As the right hon. Gentleman is aware, the Government and Ofcom are wholly committed to ensuring that digital coverage for the five main public service broadcasting channels substantially matches current analogue services—that is, 98.5 per cent. of UK households—at digital switchover. Coverage by commercial multiplex operators is a matter for them, although regulations will not allow coverage levels post-switchover to fall below current levels. The commercial operators must make a commercial decision about extending coverage, balancing the costs of doing so against the extra coverage that could be achieved. That is obviously the key to the right hon. Gentleman’s problem.

I should like to take this opportunity to thank the right hon. Gentleman for raising these important issues. The switch from terrestrial television to digital television is a vital component in the United Kingdom’s journey towards a digital society. By the end of the switchover process, just four years from now, every household with a television set will have entered the multi-channel, interactive age.

I hope that all hon. Members will take as close an interest in the switchover process in their constituencies as the right hon. Gentleman has. By working together, we can ensure that switchover benefits everyone and that no one is left without access to a range of TV channels. That said, I do understand the situation of his constituents who fall in white spots, and I wish him every success in his endeavours to persuade the commercial channels to extend coverage.

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Disability Living Allowance

1.27 pm

Mr. Martin Caton (Gower) (Lab): There are two important campaigns at this time that seek changes to the mobility component of disability living allowance. One, which has been under way for some years and is led by Help the Aged, calls for the benefit to be extended to disabled people who make their claim after the age of 65. I support that objective. The fact that elderly people cannot get help with mobility costs, access Motability or the specialised vehicle fund or get exemption from vehicle excise duty prevents them from living the independent, healthy and active lives that they otherwise might.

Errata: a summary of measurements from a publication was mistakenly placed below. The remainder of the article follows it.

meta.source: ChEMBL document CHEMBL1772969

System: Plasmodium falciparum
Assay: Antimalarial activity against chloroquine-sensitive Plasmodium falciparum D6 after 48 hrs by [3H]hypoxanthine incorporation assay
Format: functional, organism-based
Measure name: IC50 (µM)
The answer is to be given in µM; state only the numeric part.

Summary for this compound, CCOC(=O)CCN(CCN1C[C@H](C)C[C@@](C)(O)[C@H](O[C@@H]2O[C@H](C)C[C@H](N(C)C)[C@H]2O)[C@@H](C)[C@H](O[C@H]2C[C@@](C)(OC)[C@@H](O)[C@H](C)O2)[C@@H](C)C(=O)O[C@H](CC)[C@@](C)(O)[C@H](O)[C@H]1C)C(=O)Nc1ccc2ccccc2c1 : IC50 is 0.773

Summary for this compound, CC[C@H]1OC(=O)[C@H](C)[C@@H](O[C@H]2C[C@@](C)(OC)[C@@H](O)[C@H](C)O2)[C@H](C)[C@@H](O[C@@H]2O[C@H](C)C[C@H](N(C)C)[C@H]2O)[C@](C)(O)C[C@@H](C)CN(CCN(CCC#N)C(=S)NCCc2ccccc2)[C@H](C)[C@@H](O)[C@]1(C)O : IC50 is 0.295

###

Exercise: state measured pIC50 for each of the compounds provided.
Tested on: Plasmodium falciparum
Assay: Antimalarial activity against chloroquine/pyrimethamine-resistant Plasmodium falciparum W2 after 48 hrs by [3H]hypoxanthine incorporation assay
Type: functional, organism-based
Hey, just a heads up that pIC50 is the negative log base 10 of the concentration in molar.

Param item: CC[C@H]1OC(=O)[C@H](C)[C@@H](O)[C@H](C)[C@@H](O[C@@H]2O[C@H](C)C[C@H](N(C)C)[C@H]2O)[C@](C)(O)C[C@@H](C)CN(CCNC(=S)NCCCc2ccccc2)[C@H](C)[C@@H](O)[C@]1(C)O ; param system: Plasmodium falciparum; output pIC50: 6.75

The second campaign, which is led by the Royal National Institute of Blind People, aims to make blind people eligible for the higher rate mobility component of DLA. Like many Members of this House, I met a constituent with severe sight impairment at the lobby in Westminster on 15 October. He explained to me what a difference the extra money to help him get around would make to the quality of his life. I know that Ministers have expressed sympathy with the objectives of the campaign, and I look forward to the necessary changes being made in the near future.

However, what I want to talk about this afternoon is how the lower age limit for eligibility for the mobility component of DLA affects some severely disabled young children. In one important sense, it relates to the case for extending the mobility component to sight-impaired people. In both cases, for beneficial reform to take place, we have to stop basing eligibility only on the physical inability to walk.

The rules of eligibility for the mobility component of DLA mean that children under the age of three cannot have it claimed for them. On the face of it, that might seem a perfectly sensible provision. After all, until now, entitlement to the benefit has been based on the inability, or virtual inability, to perform the physical act of walking. It is perfectly logical, therefore, to say that as children in their first years of life do not walk, or certainly do not get around independently, they should not receive the mobility component. Most kids, until they are three, will mostly be pushed around in pushchairs, so there is no reason to take compensatory action because of their inability to walk. That approach is logical but ignores two things: first, the advances in therapeutic technology—often, bulky, heavy technology—to help disabled children develop more successfully as they grow in the early years or just to have a more comfortable life and, secondly, the difference that access to this benefit could make to families with a disabled child in the first years of coming to terms with an entirely new situation.